Don Jose Bernardo Maximiliano Gutierrez de Lara ( 1774-1841) was a present day Mexico resident of New Spain and a proponet of Mexico's freedom from Spain and was a Lt. Col. in their Hidalgo Independence movement. In that capacity he traveled from New Spain by way of Natchitoches, thence to Washington, Baltimore and Philadelphia. In Washington he was received by Secretary of State James Monroe. In the other cities he also received sympathy, encouragement and possibly financial promises to aid his quest. On his return trip he sailed to New Orleans with a letter of introduction (probably from President James Madison or Secretary of State James Monroe?) to Louisiana Governor William C. C. Claiborne who introduced him to U. S. Agent William Shaler. It was the Gutierrez plan to take Texas from Spain and use it as a spring board area to take all of present day Mexico away from Spain. He promised to set up a U. S. type constitution and government in Texas but failed to keep his word following the successful conquest.

Augustus W. Magee, a West Point graduate, a Lt. in the U. S. Army then stationed in Louisiana, resigned his commission to join Gutierrez to jointly head the Expedition. Magee to head the military ,Gutierrez the political..

They assembled recruits in Natchitoches to form The Republican Army of the North. Their flag was a solid emerald green-- possibly as a consequence of Magee's Irish roots.

The volunteers were paid about $40.00 a month plus a promise of a league of land in Texas when Texas was conquered. The initial army size is thought to have been around 200 men but grew to around 1000 as volunteers , including those from captured areas, Spanish soldier turnabouts, citizens of the areas traveled through, and Indians joined as the expedition succeeded.

Included in the Natchitoches recruits/volunteers were BENJAMIN ALLEN, his sons Martin Allen and Hiram Allen, and another Allen we know only as a nephew of Martin Allen thought to be the son of Hiram Allen.

III

Texas is "Taken" From Spain

The initial force of The Republican Army of The North crossed the Sabine River marching west from Natchitoches, and in 1812, under their solid green flag, took Nacogdoches, then Trinity, then marched, on the La Bahia road, to Presidio La Bahia (present day Goliad) where, during the winter of 1812-1813, after taking Goliad on November 7, Magee died on February 8 under questionable conditions. Then Spanish troops tried to retake Goliad-resulting in a 4 month siege, longer than any in American Military history.

Spain gave up the siege on February 9th.and on February 19th 900 Republicans marched to San Antonio where they defeated a Spanish group on March 29, 1813 in The Battle of Rosillo. They then took control of San Antonio (Yes, the Alamo, some 23 years before the famous Alamo Battle) on April 1st.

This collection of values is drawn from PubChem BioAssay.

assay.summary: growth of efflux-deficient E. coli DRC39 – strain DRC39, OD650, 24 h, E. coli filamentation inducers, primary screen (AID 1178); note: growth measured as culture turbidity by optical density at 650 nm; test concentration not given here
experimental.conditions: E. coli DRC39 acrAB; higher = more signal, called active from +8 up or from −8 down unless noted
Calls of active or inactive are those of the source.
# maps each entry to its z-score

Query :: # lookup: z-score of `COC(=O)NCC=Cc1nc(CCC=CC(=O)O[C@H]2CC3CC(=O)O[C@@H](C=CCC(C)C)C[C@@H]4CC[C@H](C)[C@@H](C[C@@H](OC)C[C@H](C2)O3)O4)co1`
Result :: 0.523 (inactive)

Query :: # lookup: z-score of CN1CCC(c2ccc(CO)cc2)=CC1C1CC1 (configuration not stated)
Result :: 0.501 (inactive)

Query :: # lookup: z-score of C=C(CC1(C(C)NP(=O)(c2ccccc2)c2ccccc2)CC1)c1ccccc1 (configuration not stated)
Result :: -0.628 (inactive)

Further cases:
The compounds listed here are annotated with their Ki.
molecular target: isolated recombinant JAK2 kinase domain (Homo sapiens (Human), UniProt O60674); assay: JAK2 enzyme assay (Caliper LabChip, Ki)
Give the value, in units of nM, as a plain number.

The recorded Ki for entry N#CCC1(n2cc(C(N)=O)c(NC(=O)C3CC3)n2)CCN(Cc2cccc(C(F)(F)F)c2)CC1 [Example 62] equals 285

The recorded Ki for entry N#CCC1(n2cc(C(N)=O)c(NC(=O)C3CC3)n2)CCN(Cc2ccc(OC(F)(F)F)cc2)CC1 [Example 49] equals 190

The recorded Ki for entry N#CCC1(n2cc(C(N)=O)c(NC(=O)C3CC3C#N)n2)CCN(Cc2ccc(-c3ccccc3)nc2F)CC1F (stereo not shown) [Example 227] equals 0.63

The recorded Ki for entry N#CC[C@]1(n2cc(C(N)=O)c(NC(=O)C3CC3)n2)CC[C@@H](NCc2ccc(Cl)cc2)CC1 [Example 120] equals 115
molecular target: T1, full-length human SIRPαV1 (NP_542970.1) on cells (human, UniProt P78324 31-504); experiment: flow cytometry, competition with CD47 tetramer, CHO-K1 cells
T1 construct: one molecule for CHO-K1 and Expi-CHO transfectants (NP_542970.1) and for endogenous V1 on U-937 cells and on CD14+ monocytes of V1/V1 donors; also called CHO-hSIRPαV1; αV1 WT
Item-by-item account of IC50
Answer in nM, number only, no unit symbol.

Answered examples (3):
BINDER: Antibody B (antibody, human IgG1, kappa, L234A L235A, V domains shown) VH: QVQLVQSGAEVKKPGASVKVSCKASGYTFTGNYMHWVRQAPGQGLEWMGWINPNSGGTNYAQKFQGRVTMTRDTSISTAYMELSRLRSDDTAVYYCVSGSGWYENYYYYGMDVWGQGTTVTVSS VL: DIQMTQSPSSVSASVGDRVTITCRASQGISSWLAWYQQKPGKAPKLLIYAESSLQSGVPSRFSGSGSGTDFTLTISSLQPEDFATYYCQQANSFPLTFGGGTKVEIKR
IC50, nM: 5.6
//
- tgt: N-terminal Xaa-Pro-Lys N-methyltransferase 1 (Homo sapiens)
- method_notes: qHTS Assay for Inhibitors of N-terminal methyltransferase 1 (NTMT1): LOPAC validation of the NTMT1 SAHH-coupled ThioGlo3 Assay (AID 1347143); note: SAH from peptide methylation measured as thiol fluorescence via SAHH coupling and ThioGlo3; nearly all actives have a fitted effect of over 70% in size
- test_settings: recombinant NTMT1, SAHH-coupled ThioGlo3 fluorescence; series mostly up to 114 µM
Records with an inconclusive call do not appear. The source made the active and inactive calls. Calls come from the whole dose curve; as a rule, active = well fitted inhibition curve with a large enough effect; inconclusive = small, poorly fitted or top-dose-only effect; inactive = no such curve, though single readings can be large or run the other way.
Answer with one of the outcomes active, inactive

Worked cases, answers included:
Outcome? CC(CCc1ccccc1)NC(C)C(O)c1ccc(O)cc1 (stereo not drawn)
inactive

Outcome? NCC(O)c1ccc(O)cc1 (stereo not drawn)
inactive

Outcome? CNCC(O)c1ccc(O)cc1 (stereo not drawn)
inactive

In San Antonio, On April 4th, two POW Spanish Govenor were brutally executed on orders of Gutierrez. This inhuman act served to break the expedition into two factions. Many of those volunteers and officers against such treatment, and who were not given

promised positions in the new government by the then Republic of Texas President Gutierrez, resigned and promptly and returned to the east, " On Furlough". The executions , along with his refusal to adopt a U. S. type constitution and government as promised, plus refusal of promised appointments, led to the dismissal of Gutierrez who was replaced with General Jose Alvarez de Toledo y Dubois, a Cuban military man who had been a somewhat distant participant from the beginning., and whose new position was arranged by U. S. Agent William Shaler.

EVEN SO, NOW control of TEXAS by The Republicans ,was complete!

IV

Spain Retakes Texas

The Battle of Medina

Spanish Royalist General Joaquin de Arredondo, assisted by a young Lt. ANTONIO LOPEZ DE SANTA ANNA defeated the Republicans under General Toledo in

batalla del encinal de medina on August 18, 1813, in a sandy oak tree area about 20 miles south of San Antonio, in Atascosa County, north of the town of Poteet but closer and northwest of the town of Leming.

The Republicans placed "The Washington Regiment" of volunteers in the front line of the battle. (What could be the reason for this regiment's name?) The Spanish lost only 55 men. The bones of about 800 of The Republicans killed were left to bleach in the sun and sand for 9 years before being buried under an Oak tree, in 1822, in the encinal. (Sandy Oak tree area)